• Boott Cotton Mills Museum with Trolley

    Lowell

    National Historical Park Massachusetts

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  • Folk Festival Parking and Schedule Changes

    While the park helps the city prepare for and celebrate the Lowell Folk Festival, the Visitor Center parking lot at 304 Dutton St. will be closed Wed July 23-Mon July 28. Also check our Operating Hours page for changes to tour and exhibit schedules. More »

Lowell's Canal System

Next: Water Power
 

The Lowell Canal system evolved steadily from 1821, when the Boston Associates purchased the old Pawtucket transportation canal in East Chelmsford (which later became Lowell). They initially used the Pawtucket as a feeder canal to channel water into new power canals. Just above Swamp Locks, the Merrimack, Western, and Hamilton canals branched off, taking water to the Merrimack, Lowell, Tremont, Suffolk, Lawrence, Hamilton, and Appleton mills. Only the Merrimack Company used the full 30-foot drop of water; for other mills the drop was 13 or 17 feet.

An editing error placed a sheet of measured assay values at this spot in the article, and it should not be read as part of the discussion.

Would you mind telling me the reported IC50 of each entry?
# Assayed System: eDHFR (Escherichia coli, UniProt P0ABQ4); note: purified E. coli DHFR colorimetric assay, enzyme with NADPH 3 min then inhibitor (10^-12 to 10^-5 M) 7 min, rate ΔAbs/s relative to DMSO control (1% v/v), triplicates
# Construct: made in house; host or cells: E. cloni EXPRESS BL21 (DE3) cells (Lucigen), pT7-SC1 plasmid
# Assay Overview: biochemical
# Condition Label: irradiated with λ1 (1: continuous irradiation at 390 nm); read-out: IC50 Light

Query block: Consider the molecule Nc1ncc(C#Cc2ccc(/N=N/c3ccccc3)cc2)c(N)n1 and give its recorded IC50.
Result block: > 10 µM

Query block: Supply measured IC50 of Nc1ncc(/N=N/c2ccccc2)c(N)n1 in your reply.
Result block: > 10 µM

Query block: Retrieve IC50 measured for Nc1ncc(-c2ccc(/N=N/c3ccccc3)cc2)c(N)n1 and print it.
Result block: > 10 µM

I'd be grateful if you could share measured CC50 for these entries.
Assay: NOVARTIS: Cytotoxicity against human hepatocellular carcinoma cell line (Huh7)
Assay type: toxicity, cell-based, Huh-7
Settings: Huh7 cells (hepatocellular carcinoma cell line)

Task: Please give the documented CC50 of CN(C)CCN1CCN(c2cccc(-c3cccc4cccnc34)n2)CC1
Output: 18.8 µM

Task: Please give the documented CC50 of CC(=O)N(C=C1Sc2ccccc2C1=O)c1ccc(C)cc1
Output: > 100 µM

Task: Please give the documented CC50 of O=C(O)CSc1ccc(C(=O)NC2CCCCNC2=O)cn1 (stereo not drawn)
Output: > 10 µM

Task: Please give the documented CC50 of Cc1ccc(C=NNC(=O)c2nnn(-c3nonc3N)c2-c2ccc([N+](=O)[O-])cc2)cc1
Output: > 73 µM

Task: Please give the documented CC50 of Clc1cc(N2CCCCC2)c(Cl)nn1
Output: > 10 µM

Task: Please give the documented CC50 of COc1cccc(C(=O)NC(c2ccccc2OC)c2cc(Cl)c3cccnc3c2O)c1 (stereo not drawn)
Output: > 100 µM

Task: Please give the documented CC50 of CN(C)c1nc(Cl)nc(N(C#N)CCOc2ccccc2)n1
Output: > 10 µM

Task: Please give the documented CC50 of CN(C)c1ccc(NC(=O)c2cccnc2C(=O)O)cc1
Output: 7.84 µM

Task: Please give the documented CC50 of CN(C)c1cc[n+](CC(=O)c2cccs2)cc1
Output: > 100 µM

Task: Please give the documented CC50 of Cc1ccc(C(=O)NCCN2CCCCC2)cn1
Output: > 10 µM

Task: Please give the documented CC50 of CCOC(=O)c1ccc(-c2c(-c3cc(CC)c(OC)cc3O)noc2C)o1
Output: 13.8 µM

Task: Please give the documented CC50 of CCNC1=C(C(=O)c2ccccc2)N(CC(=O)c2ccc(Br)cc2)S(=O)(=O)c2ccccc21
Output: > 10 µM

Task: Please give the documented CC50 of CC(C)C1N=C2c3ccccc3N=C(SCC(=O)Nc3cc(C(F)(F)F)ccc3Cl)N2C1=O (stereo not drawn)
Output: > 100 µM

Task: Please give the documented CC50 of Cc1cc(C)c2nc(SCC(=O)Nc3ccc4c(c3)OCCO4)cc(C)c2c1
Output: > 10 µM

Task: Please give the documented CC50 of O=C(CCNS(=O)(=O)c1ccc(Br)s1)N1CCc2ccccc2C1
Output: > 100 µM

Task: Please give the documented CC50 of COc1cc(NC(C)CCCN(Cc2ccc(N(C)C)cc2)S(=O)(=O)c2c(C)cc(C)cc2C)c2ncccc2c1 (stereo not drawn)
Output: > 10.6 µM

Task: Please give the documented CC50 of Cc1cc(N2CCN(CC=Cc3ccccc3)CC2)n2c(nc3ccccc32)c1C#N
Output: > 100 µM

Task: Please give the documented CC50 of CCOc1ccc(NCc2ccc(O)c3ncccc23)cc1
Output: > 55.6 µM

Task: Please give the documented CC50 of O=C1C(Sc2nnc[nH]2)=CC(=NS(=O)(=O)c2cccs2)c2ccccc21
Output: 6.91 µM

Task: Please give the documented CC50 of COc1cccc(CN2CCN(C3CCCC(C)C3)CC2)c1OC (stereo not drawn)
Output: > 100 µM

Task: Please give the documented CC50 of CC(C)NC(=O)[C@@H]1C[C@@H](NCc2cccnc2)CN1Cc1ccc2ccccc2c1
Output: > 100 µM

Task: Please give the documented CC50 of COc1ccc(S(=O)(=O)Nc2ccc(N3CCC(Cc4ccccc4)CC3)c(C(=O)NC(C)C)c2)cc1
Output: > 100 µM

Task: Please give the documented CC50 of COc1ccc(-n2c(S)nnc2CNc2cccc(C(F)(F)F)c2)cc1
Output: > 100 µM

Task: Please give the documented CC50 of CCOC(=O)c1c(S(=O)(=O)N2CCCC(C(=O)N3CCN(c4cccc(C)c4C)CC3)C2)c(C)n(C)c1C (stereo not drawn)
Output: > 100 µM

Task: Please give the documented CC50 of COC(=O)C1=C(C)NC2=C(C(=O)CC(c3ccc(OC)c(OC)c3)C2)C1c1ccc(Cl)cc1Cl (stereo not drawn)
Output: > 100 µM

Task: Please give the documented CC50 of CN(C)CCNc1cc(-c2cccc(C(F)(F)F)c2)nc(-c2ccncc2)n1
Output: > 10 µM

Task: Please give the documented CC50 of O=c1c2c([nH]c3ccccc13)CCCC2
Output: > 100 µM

In 1847 the construction of the Northern Canal increased waterpower generation by the canal system by 50 percent. By mid-century the canal system we see in Lowell today was in place. Including almost 6 miles of canals and operating on two levels, this system powered 10 major mill complexes employing more than 10,000 workers.

Source: Lowell National Historical Park Handbook 140

 
Next: Water Power

Did You Know?

Weave Room, Lowell National Historical Park

By 1850 the mills in Lowell were annually producing enough cloth to circle the earth twice!